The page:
An Egyptian sundial for daylight use and an Egyptian water clock for nighttime use found in the tomb of Pharaoh Amenhotep I, both dating to c. These clocks were used to determine hours at night, but may have been used in daylight as well. One of the most elaborate clock towers was built by Su Sung and his associates in 1088 A.D. This was done by various types of time-telling and recording devices, such as water clocks, sundials and marked candles, probably used in combination.
One problem with a spring clock is that the escapement mechanism must always be operated with a constant force. Other clocks were exhibitions of craftsmanship and skill, incorporating astronomical indicators and musical movements.
And in London in 1671 William Clement began building clocks with the new "anchor" or "recoil" escapement, a substantial improvement over the verge because it interferes less with the motion of the pendulum. The English clockmaker William Clement is also credited with developing this form in 1670 or 1671.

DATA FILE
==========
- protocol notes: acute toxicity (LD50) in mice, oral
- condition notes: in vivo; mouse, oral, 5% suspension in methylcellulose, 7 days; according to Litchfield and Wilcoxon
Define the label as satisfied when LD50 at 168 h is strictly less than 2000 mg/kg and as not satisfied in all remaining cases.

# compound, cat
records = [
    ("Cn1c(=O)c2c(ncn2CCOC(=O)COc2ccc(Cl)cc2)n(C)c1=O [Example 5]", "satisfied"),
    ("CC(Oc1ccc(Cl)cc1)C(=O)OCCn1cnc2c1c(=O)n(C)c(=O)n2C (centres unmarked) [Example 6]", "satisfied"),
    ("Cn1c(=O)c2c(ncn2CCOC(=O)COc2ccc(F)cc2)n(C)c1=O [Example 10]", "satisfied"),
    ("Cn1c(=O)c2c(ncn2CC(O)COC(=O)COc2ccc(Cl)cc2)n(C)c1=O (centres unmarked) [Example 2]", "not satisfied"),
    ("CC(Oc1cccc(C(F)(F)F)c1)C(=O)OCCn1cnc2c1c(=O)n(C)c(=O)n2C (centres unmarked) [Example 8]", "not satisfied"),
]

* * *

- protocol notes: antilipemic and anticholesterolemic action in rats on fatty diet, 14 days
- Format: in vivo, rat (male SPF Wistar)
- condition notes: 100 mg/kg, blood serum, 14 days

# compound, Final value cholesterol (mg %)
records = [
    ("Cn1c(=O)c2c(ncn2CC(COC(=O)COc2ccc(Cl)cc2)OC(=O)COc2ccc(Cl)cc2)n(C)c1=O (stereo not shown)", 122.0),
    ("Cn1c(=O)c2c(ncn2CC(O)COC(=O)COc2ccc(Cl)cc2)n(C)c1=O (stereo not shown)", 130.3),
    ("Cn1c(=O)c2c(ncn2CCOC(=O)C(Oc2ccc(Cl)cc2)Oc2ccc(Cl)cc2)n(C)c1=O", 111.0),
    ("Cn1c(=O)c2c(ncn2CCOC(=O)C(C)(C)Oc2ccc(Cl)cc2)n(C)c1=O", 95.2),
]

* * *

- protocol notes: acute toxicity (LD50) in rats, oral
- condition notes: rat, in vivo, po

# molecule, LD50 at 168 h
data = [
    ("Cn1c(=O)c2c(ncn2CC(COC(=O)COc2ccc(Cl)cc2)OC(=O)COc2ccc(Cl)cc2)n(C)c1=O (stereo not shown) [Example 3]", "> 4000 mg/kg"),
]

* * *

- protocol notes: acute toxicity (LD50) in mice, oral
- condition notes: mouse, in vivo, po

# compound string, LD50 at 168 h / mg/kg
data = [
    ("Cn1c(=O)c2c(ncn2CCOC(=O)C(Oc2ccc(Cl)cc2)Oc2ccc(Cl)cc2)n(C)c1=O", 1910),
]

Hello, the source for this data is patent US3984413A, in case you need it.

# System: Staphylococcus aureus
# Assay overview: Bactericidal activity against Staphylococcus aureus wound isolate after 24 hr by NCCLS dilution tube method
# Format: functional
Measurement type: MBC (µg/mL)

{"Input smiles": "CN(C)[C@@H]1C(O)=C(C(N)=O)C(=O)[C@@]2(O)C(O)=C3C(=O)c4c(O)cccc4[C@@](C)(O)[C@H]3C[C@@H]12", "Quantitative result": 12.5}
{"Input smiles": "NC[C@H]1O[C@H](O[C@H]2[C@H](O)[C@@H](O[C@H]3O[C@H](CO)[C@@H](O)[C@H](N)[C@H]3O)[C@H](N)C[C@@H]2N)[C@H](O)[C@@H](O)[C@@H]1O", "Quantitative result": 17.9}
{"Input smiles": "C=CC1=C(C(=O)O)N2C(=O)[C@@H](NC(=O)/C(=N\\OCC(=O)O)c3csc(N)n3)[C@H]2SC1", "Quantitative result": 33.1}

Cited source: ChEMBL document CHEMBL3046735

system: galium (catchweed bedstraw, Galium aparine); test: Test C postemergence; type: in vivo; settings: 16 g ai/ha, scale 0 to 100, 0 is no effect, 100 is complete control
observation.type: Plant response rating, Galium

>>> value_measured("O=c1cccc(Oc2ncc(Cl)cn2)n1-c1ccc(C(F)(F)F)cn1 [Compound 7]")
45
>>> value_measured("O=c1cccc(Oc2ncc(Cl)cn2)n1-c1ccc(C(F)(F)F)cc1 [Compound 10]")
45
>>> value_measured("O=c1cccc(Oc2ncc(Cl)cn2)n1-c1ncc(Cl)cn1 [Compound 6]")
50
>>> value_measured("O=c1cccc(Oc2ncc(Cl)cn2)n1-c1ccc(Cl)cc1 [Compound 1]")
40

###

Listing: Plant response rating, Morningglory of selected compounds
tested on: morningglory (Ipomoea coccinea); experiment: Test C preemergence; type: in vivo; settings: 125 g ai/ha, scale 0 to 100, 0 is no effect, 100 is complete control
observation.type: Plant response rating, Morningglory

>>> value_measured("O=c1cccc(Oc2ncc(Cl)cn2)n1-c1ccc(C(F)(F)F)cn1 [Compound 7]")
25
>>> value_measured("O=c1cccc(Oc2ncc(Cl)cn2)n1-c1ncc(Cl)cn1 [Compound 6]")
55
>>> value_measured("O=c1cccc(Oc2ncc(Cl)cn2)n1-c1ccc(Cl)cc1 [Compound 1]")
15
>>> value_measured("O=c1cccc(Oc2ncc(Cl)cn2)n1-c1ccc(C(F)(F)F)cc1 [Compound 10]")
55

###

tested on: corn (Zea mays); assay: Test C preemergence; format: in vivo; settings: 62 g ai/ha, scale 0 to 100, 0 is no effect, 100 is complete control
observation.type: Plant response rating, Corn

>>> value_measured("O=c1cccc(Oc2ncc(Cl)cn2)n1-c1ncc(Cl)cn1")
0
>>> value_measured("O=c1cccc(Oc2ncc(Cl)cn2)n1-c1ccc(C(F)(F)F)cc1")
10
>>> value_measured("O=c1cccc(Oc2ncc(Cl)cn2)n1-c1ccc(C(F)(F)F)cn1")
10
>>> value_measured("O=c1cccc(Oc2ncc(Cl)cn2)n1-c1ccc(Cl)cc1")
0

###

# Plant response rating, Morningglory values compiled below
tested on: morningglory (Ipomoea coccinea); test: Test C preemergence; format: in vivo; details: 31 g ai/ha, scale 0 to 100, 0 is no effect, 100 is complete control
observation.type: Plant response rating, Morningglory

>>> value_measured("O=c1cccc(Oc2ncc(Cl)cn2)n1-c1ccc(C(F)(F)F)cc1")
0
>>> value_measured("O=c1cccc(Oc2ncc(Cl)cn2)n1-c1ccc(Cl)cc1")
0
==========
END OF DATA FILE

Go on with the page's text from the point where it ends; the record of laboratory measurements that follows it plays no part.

Even mechanical clocks have since come to be largely powered by batteries, removing the need for winding. Huygens noticed something odd: No matter how the pendulums on these clocks began, within about a half-hour, they ended up swinging in exactly the opposite direction from each other. The clocks are vital for rafts of technologies, such as global satellite navigation, and TV signal timings. We eye the clock throughout the day to make sure we are on time and not late for some other activity. A water clock is a device in which time is measured by the flow of water into or out of a vessel. This clock was special not only for accurately keeping time, but also for its amazing engineering. The clock in its most common modern form (in use since at least the 14th century) displays the hours, minutes and, sometimes, seconds that pass during a twelve- or twenty-four-hour period.